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Johnny Chung Lee

Johnny Chung Lee

I joined Google in 2011, and I am currently an Engineering Director leading a robotics effort in Google's machine learning division. My areas of interest include machine learning, computer vision, sensors, robotics, and human-computer interaction. In my career, I've had the opportunity to work on the following projects:
  • Founded and lead Google Tango in 2013, a mobile computer vision effort to bring 6-DOF tracking and 3D sensing to mobile phones. This included the development and launch of multiple mobile phones incorporating 3D sensing and tracking. The technology from Tango has become ARCore for Android enabling mobile AR applications, and the Visual Positioning Service for Google Maps.
  • Lead the software team that developed 6-DOF tracking for Daydream VR headsets.
  • Oversaw some hardware R&D efforts for VR/AR technologies, including novel tracking technologies, headset prototypes, optical technologies, and sensing algorithms.
  • As a part of Google X, I made early contributions to Google Glass, Loon, and other non-public projects.
  • Prior to Google, I developed human tracking algorithms for the Xbox 360 Kinect at Microsoft.
  • Personal projects have included low-cost interactive whiteboards and desktop VR displays using the Nintendo Wii remote, which have received over 15 million views, performed as a TED talk in 2008, and recognized by MIT Technology Review's TR35.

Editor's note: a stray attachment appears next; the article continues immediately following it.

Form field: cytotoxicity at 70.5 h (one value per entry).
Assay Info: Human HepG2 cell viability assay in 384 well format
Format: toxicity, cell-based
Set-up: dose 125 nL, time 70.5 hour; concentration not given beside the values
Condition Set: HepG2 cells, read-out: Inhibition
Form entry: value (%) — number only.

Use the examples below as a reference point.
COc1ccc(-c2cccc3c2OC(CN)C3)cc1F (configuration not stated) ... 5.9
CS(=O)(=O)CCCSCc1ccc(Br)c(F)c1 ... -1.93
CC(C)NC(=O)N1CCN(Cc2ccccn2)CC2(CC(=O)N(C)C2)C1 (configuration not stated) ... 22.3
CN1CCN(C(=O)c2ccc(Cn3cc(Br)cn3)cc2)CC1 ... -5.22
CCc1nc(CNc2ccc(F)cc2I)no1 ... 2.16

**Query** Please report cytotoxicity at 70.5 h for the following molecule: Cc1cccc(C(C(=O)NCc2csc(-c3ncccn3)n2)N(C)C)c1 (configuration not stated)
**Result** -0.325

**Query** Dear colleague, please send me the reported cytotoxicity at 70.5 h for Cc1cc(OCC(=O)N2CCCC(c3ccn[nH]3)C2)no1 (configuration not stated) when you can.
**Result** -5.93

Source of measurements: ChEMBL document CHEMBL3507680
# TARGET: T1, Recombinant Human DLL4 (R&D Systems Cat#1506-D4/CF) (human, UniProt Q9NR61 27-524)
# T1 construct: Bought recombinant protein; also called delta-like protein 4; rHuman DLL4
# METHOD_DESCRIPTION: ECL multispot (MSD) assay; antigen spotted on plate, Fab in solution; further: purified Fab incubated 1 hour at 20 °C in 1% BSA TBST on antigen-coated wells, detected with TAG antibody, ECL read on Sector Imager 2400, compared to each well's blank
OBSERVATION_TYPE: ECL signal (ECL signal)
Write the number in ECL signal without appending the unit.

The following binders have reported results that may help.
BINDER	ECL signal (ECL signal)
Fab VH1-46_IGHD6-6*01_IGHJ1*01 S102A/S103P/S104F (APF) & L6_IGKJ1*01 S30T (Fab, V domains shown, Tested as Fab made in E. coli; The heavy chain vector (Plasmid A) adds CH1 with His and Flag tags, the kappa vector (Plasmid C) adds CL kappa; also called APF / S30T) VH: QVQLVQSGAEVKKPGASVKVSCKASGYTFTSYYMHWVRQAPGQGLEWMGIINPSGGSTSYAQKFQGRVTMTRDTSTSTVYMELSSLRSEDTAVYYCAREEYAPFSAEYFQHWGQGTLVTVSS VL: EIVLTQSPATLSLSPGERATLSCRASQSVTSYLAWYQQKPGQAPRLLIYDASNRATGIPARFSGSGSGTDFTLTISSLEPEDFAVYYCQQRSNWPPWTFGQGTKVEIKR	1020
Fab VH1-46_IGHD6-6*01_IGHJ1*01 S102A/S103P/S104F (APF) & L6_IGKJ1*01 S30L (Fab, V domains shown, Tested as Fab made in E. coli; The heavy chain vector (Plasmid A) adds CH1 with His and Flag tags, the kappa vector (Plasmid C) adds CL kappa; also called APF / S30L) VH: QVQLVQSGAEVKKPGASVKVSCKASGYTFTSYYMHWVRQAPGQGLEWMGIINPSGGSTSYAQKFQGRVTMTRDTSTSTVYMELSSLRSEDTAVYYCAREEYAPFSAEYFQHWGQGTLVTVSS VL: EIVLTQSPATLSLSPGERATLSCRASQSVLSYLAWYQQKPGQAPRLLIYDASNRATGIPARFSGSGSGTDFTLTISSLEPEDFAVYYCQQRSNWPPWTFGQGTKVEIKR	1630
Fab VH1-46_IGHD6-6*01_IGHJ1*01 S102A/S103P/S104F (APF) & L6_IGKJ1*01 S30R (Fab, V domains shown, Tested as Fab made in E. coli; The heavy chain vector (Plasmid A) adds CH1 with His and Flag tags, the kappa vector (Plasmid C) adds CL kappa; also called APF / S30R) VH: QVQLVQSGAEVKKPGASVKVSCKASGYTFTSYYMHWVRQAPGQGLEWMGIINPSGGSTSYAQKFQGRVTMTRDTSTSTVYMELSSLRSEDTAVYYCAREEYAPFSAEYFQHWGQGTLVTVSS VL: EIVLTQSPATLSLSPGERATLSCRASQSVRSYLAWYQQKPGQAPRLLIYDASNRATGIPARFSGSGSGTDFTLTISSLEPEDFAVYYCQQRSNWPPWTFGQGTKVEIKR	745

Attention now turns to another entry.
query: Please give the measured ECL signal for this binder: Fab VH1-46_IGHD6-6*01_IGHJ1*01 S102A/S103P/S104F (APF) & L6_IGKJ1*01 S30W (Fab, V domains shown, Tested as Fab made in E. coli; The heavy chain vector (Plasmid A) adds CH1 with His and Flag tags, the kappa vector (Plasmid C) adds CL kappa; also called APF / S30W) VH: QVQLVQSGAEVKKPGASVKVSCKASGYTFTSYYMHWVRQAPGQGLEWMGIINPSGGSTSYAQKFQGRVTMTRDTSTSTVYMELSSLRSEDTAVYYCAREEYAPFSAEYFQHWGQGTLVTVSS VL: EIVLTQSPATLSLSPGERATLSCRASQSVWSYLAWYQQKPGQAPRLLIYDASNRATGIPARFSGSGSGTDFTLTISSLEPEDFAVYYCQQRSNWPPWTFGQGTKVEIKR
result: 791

I enjoy developing hardware and software systems that enhance human-interaction with computing systems. I received a Ph.D. in Human-Computer Interaction from Carnegie Mellon University with Scott Hudson in 2008. I received a B.S. in Computer Engineering from the University of Virginia in 2001 where I worked on manipulating perceptual psychology with VR with Dennis Proffit.
Authored Publications
Google Publications
Other Publications
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    Experiencing InstructPipe: Building Multi-modal AI Pipelines via Prompting LLMs and Visual Programming
    Zhongyi Zhou
    Jing Jin
    Xiuxiu Yuan
    Jun Jiang
    Jingtao Zhou
    Yiyi Huang
    Kristen Wright
    Jason Mayes
    Mark Sherwood
    Ram Iyengar
    Na Li
    Extended Abstracts of the 2024 CHI Conference on Human Factors in Computing Systems, ACM, pp. 5 (to appear)
    Preview abstract Foundational multi-modal models have democratized AI access, yet the construction of complex, customizable machine learning pipelines by novice users remains a grand challenge. This paper demonstrates a visual programming system that allows novices to rapidly prototype multimodal AI pipelines. We first conducted a formative study with 58 contributors and collected 236 proposals of multimodal AI pipelines that served various practical needs. We then distilled our findings into a design matrix of primitive nodes for prototyping multimodal AI visual programming pipelines, and implemented a system with 65 nodes. To support users' rapid prototyping experience, we built InstructPipe, an AI assistant based on large language models (LLMs) that allows users to generate a pipeline by writing text-based instructions. We believe InstructPipe enhances novice users onboarding experience of visual programming and the controllability of LLMs by offering non-experts a platform to easily update the generation. View details